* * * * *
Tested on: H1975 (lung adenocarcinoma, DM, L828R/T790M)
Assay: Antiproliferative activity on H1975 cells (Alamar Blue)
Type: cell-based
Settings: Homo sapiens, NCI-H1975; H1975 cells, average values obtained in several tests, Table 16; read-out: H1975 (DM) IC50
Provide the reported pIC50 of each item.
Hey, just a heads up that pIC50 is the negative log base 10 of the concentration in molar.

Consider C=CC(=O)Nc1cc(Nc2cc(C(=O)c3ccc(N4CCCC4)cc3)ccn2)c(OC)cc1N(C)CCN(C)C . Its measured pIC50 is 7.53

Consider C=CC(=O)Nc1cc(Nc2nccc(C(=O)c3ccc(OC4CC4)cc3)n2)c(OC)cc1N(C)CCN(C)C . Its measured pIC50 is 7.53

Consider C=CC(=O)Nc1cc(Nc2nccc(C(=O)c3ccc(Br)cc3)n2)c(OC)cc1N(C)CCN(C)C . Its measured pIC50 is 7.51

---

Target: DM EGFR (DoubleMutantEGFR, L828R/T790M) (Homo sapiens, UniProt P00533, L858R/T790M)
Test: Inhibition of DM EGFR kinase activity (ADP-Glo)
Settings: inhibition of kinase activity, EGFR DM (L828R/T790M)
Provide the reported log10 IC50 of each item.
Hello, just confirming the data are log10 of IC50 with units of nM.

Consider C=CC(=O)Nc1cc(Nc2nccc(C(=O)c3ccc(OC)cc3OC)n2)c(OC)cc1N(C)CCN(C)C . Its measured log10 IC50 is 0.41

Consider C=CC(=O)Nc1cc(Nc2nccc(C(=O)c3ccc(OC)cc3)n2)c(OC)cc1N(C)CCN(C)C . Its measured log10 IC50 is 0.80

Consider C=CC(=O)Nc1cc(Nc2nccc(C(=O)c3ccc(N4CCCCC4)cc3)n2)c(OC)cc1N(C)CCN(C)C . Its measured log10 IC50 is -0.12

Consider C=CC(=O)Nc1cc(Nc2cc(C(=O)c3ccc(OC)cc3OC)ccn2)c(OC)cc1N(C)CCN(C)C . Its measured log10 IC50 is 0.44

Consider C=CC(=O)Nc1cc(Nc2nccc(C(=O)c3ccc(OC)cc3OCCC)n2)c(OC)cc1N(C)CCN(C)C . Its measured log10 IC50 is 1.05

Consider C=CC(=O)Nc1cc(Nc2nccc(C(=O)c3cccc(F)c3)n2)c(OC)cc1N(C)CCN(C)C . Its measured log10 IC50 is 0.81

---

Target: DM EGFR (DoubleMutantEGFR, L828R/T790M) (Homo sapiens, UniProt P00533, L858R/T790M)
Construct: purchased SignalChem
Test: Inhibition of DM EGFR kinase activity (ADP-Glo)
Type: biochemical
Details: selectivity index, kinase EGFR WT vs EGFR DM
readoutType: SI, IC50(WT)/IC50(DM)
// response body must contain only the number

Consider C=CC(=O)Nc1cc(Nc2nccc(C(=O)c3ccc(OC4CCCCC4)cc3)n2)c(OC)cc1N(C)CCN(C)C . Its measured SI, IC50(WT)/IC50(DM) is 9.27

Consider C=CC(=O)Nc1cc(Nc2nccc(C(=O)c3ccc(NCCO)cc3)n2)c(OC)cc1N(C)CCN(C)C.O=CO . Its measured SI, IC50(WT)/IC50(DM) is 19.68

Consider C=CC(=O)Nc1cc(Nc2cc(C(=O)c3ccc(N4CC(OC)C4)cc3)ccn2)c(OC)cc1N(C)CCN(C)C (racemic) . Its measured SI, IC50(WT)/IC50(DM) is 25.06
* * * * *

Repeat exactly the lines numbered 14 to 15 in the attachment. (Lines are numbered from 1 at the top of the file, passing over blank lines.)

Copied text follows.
Provide the reported log10 IC50 of each item.
Hello, just confirming the data are log10 of IC50 with units of nM.